Last Spring, DOE announced a change in the focus of Yucca Mountain program that would concentrate reduced resources on the development, by late 1998, of a "viability assessment." Since there is no statutory provision or requirement for such an assessment, and no legal definition, DOE developed and released a revised "Civilian Radioactive Waste Management Plan" that specifies the elements of such an assessment, along with proposed new program schedules and descriptions of related strategies for transportation, National Environmental Policy Act compliance, and NRC licensing.

The viability assessment as defined by DOE would involve 4 elements: (1) the proposed design for the repository and the waste emplacement package; (2) a plan for developing and submitting a license application to the Nuclear Regulatory Commission, (3) an "updated", but not final, total system performance assessment, and (4) estimates of the total costs and schedule for the repository. The purpose of the viability assessment will be to provide a basis for deciding, by the end of 1998, whether or not it is feasible - or viable - to commit the necessary resources and effort to develop Yucca Mountain as a repository. The assessment will not constitute a determination of site suitability or even a recommendation for Yucca Mountain as a repository.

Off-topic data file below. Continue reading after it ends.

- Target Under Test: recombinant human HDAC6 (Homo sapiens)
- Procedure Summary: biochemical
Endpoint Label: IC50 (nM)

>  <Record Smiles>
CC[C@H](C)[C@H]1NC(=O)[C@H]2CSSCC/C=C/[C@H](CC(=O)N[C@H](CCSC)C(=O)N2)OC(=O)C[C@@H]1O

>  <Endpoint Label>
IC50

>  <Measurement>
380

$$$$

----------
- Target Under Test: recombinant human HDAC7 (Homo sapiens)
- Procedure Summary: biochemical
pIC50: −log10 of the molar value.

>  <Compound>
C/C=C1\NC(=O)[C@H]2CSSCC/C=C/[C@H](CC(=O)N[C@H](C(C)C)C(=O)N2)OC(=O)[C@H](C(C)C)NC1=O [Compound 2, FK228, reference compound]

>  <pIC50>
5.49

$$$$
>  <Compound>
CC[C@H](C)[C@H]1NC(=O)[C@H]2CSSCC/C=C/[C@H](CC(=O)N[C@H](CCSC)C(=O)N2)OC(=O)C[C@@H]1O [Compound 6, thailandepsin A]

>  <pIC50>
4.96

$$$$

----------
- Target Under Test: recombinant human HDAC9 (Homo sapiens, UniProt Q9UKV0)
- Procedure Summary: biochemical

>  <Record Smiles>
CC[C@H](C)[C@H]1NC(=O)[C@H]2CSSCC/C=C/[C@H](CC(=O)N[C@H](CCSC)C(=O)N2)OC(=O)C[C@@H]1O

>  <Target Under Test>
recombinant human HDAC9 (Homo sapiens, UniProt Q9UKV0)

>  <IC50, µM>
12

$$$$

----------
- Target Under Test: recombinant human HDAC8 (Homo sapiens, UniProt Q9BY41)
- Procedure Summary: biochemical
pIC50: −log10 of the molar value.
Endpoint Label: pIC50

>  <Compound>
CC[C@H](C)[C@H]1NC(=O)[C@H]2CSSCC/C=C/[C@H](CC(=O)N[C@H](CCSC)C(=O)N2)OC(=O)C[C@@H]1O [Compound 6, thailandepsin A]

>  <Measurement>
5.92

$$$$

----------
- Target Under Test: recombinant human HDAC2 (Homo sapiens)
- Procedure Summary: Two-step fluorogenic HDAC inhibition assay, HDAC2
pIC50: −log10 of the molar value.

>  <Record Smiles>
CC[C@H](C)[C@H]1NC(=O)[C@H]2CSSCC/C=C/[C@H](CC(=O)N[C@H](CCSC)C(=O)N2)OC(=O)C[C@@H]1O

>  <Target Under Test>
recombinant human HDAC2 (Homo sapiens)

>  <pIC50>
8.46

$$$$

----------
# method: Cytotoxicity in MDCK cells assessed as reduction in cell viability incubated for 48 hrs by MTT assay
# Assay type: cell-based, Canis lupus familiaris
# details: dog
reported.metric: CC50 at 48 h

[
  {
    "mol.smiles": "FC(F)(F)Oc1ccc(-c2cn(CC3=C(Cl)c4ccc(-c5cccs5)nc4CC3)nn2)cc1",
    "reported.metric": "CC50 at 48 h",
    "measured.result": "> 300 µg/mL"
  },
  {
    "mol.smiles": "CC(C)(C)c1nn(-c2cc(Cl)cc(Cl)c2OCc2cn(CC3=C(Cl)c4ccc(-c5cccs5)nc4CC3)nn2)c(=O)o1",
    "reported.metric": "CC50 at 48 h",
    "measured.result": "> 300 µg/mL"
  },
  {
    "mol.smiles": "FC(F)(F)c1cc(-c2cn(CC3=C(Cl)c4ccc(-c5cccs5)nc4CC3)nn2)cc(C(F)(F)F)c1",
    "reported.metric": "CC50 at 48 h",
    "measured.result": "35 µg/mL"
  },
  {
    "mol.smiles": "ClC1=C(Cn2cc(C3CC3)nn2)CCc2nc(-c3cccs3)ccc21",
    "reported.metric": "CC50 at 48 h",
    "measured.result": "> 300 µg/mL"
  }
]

However, DOE, in its revised program plan, has positioned the viability assessment as the critical decision point that will likely drive the other decisions. The strategy to pursue "viability" rather than the statutorily-defined concept of "suitability" allows DOE to meet a much lower standard of proof to get to essentially the same decision - a follow-on recommendation to the President and Congress to go forward with Yucca Mountain. It should be noted that the legislation that died in Congress earlier this month would have statutorily replaced the more stringent requirements for finding Yucca Mountain safe and suitable with the requirement for a "viability assessment" identical to what DOE is proposing.